Give due credit to Crazy Rich Asians

The gripe that Crazy Rich Asians does not contain major non-Chinese characters to reflect our multicultural society is as ridiculous as a prospective film financier's suggestion to change the ethnicity of its Chinese-American female protagonist Rachel Chu to a Caucasian one to better connect with audiences across North America via the big screen.

While the line between fact and fiction can sometimes be thin, the blockbuster does not pretend to represent Singapore society at large, but merely a slice of it.

Why ascribe deeper meaning to its intentions than necessary?

Perhaps some of these cynics might have read and watched a different version of Crazy Rich Asians from what I did - that is assuming they took the trouble to review the book and the film before jumping to their conclusions (Movie accentuates social divide, stereotypes, by Mr Manoraj Rajathurai, Aug 29; and Impressions about S'pore from movie may stick, by Mr Phillip Tan Fong Lip, Aug 31).

In both works, I came across good and bad values that transcend social class, race, nationality and stereotypes.

Surely being Singaporean - or American for that matter - ought to be much more about such shared values, than about being a rich or poor yellow, brown, black or white person.

Otherwise, why would we even regard all made-in-Singapore P. Ramlee movies as our own, given their Malay-only cast and content?

Or hail Mee Pok Man and 12 Storeys as breakthroughs in local art-house cinema when these could just as well be dismissed as cheap, melodramatic porn about struggling low-income Chinese-Singaporeans, and therefore unrepresentative of our "real" Lion City. That would have been no different from the scorn directed at the Crazy Rich Asians' portrayal of the Chinese diaspora - both the wealthy and the not-so-wealthy - and their complicated lives.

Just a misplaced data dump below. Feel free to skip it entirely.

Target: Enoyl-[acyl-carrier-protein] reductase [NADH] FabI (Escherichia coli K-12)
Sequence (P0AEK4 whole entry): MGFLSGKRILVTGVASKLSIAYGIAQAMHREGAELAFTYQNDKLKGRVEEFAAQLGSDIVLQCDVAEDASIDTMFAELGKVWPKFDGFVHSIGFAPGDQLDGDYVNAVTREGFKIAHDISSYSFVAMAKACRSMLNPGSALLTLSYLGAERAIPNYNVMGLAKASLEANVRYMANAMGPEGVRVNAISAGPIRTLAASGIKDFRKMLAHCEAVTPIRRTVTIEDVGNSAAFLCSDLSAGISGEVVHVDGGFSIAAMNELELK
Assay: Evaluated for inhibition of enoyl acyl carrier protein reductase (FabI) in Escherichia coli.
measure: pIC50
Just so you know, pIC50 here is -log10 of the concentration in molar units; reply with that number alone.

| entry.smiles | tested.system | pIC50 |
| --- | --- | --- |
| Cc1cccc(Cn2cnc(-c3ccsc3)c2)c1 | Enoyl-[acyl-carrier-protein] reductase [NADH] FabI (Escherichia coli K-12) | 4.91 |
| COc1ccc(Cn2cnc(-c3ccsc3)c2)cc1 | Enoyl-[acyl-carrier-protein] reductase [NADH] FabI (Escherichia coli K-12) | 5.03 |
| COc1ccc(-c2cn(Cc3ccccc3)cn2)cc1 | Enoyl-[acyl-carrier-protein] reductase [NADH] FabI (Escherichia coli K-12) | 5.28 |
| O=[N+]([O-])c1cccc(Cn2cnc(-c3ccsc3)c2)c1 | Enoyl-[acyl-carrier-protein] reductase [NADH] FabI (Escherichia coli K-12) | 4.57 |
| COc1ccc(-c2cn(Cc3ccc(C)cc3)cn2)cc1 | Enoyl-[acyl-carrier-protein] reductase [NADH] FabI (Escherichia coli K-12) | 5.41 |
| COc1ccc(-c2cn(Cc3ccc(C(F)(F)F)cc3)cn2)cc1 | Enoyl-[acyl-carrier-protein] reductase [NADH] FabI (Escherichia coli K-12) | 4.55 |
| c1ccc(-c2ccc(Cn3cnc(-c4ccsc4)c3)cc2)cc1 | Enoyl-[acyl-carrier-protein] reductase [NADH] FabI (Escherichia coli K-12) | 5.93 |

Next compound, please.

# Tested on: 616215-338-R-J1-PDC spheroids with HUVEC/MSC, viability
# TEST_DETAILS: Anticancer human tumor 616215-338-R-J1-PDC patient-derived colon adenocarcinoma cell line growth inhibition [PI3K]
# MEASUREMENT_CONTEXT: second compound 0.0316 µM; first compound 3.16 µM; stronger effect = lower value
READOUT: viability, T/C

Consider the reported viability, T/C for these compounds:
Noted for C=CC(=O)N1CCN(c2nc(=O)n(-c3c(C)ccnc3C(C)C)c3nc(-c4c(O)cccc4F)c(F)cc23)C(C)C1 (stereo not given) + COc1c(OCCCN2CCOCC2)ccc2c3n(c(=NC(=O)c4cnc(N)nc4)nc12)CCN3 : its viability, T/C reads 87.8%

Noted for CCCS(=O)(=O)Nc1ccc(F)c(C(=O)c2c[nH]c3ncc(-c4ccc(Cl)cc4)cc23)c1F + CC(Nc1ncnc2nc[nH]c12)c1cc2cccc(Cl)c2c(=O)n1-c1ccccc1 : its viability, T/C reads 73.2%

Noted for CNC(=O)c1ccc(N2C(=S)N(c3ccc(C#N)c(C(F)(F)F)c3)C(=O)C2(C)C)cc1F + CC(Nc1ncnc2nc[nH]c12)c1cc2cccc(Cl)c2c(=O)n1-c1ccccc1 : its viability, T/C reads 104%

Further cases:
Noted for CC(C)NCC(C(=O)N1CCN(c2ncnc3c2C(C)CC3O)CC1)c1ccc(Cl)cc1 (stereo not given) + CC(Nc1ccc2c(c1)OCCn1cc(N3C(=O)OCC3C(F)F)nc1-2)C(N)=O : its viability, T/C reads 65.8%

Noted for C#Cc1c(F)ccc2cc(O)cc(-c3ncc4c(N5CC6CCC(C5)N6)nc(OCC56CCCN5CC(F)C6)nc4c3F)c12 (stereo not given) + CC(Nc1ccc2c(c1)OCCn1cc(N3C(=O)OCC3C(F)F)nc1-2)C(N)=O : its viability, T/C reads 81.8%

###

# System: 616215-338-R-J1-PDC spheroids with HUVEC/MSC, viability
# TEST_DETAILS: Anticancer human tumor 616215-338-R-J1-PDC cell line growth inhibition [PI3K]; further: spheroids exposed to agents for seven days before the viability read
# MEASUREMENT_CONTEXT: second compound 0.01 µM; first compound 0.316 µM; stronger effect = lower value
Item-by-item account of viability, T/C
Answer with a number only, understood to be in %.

True multiculturalism and social inclusion occur only when one can relate with the so-called "others" in empathy, without injecting one's own self and kind into the equation.

For what it's worth, several Eurasians, a Filipino, a Korean, and an actress of mixed Chinese-Korean heritage were part of the Crazy Rich Asians' movie cast, which reprised Chinese characters from the book.

Mr Kevin Kwan's failure to fulfil his national service obligations, however despicable in the Singaporean context, should not detract from the universal appeal of his works.

Toh Cheng Seong

A version of this article appeared in the print edition of The Straits Times on September 01, 2018, with the headline 'Give due credit to Crazy Rich Asians'. Print Edition | Subscribe